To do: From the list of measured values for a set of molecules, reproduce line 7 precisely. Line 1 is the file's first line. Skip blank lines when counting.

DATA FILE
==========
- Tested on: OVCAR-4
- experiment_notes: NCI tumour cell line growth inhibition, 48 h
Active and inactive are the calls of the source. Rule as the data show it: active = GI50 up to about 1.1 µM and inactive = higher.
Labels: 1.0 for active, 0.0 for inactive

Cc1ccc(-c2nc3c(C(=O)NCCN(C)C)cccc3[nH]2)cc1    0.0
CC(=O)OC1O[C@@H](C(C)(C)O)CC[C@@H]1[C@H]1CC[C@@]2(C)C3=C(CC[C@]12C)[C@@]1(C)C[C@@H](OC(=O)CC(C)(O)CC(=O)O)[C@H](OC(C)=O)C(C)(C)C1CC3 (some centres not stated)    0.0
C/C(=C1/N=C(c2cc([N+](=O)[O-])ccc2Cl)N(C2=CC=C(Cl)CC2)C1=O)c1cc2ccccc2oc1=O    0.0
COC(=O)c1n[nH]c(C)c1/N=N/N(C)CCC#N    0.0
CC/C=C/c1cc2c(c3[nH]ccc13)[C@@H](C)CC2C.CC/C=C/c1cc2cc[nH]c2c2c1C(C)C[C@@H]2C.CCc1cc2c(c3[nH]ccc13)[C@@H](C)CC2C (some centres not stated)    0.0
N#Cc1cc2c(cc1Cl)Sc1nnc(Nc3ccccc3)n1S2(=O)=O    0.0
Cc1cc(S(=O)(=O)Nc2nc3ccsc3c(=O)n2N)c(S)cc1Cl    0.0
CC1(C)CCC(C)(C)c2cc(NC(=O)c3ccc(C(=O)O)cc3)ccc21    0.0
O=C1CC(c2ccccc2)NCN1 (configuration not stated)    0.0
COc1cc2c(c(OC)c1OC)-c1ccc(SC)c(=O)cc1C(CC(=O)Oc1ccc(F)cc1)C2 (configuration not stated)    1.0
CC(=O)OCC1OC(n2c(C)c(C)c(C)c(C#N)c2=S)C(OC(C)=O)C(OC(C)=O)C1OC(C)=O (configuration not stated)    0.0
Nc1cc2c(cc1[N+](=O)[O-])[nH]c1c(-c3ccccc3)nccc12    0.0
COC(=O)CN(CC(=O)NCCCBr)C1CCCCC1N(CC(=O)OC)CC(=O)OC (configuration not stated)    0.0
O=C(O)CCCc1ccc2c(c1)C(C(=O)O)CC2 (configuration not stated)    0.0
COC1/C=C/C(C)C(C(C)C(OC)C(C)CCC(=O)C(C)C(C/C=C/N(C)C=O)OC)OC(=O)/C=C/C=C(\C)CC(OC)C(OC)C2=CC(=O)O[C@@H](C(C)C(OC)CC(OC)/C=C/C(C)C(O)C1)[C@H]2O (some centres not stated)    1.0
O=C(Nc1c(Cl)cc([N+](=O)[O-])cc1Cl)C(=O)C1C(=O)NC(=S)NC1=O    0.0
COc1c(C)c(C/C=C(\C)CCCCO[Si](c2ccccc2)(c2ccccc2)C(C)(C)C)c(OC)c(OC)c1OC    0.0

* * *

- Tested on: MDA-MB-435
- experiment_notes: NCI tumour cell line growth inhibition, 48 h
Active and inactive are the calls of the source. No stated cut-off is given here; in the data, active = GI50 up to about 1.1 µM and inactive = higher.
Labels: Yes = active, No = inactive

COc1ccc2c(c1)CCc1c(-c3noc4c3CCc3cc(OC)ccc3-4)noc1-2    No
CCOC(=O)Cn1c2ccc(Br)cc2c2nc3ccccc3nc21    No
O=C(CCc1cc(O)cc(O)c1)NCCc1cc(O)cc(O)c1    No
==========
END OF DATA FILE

C/C(=C1/N=C(c2cc([N+](=O)[O-])ccc2Cl)N(C2=CC=C(Cl)CC2)C1=O)c1cc2ccccc2oc1=O    0.0